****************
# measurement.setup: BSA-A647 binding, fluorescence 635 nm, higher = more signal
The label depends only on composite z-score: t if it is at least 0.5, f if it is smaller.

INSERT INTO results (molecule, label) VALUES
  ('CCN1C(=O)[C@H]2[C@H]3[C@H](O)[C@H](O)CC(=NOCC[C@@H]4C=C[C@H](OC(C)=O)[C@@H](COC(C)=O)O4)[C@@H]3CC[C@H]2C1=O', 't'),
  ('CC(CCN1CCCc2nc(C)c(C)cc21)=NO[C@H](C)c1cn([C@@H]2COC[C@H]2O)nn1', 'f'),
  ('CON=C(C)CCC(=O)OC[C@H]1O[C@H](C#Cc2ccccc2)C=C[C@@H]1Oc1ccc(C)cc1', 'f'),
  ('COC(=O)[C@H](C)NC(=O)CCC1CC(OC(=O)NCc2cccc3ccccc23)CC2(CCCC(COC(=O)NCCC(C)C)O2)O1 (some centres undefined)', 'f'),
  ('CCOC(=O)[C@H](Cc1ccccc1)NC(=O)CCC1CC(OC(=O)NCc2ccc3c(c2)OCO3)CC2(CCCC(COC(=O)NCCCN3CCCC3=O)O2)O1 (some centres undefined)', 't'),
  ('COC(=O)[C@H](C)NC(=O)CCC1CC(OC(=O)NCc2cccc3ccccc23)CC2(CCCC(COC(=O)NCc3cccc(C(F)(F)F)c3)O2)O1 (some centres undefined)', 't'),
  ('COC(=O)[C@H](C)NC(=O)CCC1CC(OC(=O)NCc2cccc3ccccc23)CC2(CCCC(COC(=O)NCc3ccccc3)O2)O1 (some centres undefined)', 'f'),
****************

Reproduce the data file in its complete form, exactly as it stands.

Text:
# measurement.setup: BSA-A647 binding, fluorescence 635 nm, higher = more signal
The label depends only on composite z-score: t if it is at least 0.5, f if it is smaller.

INSERT INTO results (molecule, label) VALUES
  ('CCN1C(=O)[C@H]2[C@H]3[C@H](O)[C@H](O)CC(=NOCC[C@@H]4C=C[C@H](OC(C)=O)[C@@H](COC(C)=O)O4)[C@@H]3CC[C@H]2C1=O', 't'),
  ('CC(CCN1CCCc2nc(C)c(C)cc21)=NO[C@H](C)c1cn([C@@H]2COC[C@H]2O)nn1', 'f'),
  ('CON=C(C)CCC(=O)OC[C@H]1O[C@H](C#Cc2ccccc2)C=C[C@@H]1Oc1ccc(C)cc1', 'f'),
  ('COC(=O)[C@H](C)NC(=O)CCC1CC(OC(=O)NCc2cccc3ccccc23)CC2(CCCC(COC(=O)NCCC(C)C)O2)O1 (some centres undefined)', 'f'),
  ('CCOC(=O)[C@H](Cc1ccccc1)NC(=O)CCC1CC(OC(=O)NCc2ccc3c(c2)OCO3)CC2(CCCC(COC(=O)NCCCN3CCCC3=O)O2)O1 (some centres undefined)', 't'),
  ('COC(=O)[C@H](C)NC(=O)CCC1CC(OC(=O)NCc2cccc3ccccc23)CC2(CCCC(COC(=O)NCc3cccc(C(F)(F)F)c3)O2)O1 (some centres undefined)', 't'),
  ('COC(=O)[C@H](C)NC(=O)CCC1CC(OC(=O)NCc2cccc3ccccc23)CC2(CCCC(COC(=O)NCc3ccccc3)O2)O1 (some centres undefined)', 'f'),